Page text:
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Today’s dynamic workplace demands more diverse skills than ever before. Amidst the historic pandemic and shift in the economy, new jobs are being created and lesser-known roles, like contact tracing, are growing. And while a degree may prove a generalized understanding of a particular subject area, it doesn’t guarantee that the worker has the skills needed by your specific business today. This is why even though 44 percent of employers have increased the level of education required for job roles over the last five years, 62% of HR leaders are exploring or have already implemented a formal effort to deemphasize degrees and prioritize skills competencies.
Man wearing work apron.
The lines between education and employment are blurring. With the tight talent market and increasing speed of change in business, employers can no longer just hope that colleges will teach future employees relevant skills. They must take matters into their own hands. Many are building partnerships with education providers to train workforces directly and employer-assisted education is becoming a part of the standard benefits package.
Scaffolding next to building.
Learner support should be a key element of your employee development planning. The right support at the right time can help working learners finish what they start, which results in more qualified employees for your business. To make sure all employees get the help they need, choose a training partner who offers wrap-around support throughout the learning process.
Girl playing with robot.
Amidst the hype and fear-mongering over automation in the workplace, insightful business leaders are realizing something important: strategic digital upskilling can turn the robotic boogeyman into a workforce asset. With the right training and development, automation can help workers achieve more and engage more. As we stand on the brink of a new decade, automation-supported workforces promise to help us reach new heights of productivity and profitability. Workforce automation has been on the horizon for years. You’ve heard the projections: Robots will make humans obsolete. Workforces will be decimated by new technology. Millions will lose their jobs. As we step into 2020, you may be wondering if this is the decade when the takeover happens.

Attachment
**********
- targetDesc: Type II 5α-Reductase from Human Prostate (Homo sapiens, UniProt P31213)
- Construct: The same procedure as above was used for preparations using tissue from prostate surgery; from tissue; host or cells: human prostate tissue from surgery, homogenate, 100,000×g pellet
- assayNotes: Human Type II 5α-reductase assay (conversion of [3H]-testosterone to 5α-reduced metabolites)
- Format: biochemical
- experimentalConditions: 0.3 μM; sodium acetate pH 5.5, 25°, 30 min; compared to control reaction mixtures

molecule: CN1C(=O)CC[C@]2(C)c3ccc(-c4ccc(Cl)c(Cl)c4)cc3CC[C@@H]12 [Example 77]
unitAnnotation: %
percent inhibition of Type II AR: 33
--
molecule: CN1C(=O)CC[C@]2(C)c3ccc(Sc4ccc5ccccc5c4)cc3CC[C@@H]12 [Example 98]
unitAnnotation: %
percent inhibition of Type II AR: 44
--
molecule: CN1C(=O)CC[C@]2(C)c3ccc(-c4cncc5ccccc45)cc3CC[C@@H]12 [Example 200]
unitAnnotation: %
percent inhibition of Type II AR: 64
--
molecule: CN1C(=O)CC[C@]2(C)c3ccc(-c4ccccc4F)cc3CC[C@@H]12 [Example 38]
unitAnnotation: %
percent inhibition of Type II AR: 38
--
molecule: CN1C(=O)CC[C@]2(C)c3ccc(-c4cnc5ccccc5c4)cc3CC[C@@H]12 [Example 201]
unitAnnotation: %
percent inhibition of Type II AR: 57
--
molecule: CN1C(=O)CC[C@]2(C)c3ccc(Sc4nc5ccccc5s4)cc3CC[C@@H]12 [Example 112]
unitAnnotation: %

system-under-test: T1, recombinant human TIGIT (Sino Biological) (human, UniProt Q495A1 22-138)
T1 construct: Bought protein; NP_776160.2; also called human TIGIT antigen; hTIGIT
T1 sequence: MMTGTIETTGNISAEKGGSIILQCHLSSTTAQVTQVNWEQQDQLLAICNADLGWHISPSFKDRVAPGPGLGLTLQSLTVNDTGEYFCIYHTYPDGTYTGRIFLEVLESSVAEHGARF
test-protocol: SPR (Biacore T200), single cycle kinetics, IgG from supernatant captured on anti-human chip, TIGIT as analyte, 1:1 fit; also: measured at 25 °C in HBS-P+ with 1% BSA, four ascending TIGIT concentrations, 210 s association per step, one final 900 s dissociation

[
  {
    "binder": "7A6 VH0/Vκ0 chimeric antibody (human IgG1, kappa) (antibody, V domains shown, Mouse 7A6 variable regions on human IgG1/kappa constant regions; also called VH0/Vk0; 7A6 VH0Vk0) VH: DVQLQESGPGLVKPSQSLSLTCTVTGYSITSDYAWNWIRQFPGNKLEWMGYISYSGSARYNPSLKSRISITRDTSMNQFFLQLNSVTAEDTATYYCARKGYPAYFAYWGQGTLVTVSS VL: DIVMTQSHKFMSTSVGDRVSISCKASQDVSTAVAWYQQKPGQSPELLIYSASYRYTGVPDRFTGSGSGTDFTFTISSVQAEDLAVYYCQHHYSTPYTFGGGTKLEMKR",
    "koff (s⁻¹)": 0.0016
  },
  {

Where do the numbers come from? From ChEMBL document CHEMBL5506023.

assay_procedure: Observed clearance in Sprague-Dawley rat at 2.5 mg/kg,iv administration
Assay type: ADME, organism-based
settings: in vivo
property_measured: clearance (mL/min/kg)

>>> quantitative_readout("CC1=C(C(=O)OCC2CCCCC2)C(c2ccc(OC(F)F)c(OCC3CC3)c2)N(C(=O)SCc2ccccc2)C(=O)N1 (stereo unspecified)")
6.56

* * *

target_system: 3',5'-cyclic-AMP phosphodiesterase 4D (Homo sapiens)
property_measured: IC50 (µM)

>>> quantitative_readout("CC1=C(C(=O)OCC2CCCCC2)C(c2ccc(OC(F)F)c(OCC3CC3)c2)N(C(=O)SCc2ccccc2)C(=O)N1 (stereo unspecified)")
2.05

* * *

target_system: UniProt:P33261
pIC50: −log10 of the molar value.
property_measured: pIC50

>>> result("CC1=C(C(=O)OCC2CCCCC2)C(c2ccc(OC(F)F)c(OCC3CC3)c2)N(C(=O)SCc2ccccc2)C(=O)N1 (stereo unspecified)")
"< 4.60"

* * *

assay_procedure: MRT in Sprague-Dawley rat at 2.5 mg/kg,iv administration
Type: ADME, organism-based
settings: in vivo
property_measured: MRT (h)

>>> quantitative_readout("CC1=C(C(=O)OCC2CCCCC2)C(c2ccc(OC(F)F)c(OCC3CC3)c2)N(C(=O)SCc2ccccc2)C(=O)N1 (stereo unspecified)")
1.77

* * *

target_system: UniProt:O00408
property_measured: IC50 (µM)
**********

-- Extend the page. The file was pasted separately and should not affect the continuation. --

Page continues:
People working on large computer monitor.
In today’s tight labor market, workforce development programs have become a hot topic for employers. Businesses across all industries are finding that workforce development is no longer just a nice thing to have, it’s a pressing concern that must be addressed so employers can keep positions filled and employees satisfied in their jobs. You may not have a workforce development plan at all. Or your existing program may not be robust enough to succeed in a rapidly changing business environment. Either way, you have questions. What is a workforce development program? How do I create one that works for my business? Where can I turn for help?
Red arrow pointing up in stairwell.
We’re past the point of debate about whether the world of work is changing. The labor market continues to tighten. The shelf-life of skills is shrinking as technological change and the rise of AI transform the global economy. The “future of work” has become a cliche.  As the pace of change picks up, what should employers and workers expect in 2020 -- and how can they keep up? Following the trend lines of workforce transformation can help us make smarter decisions and unlock economic mobility for workers. Here are five predictions for how the world of work will continue to evolve in the coming year.
Two men in hardhats looking at paper.
You know that training and developing your employees is vital to the success of your business. The question is, what kind of upskilling do your employees need? Should you provide workforce development or job training? What exactly is the difference? Some websites and even some experts use these terms as though they’re interchangeable. However, workforce development and job training actually describe two parts of the upskilling process. Your employees will likely need both over the course of their career. It’s important that you choose the right one at the right time.
Penn Foster Graduates at 2019 ceremony.
Spotify’s Wrapped has been shared across Instagram and social platforms like wildfire, sending premium users into a music-fueled trip down memory lane, reliving their band obsessions over the last year--and decade. This sent us down our own rabbit hole, slightly less musical but equally as capable of inspiring an emotional response to our learner’s ability to prepare for their next best career. Here’s a few of our favorite moments of 2019!
With a healthcare boom underway and a growing gap of middle-skilled job candidates, it's time to rethink hiring practices and move from the familiar, reactive model to one that allows you and your practice to build a strong, dedicated talent pipeline - while decreasing your turnover rate.  
Imagine you have an open position for a management role in your business. Which would you rather do? Create a job post, sort through resumes, interview candidates, and eventually hire someone who might hopefully be the right fit, or promote a proven employee who already understands your business and your team? 

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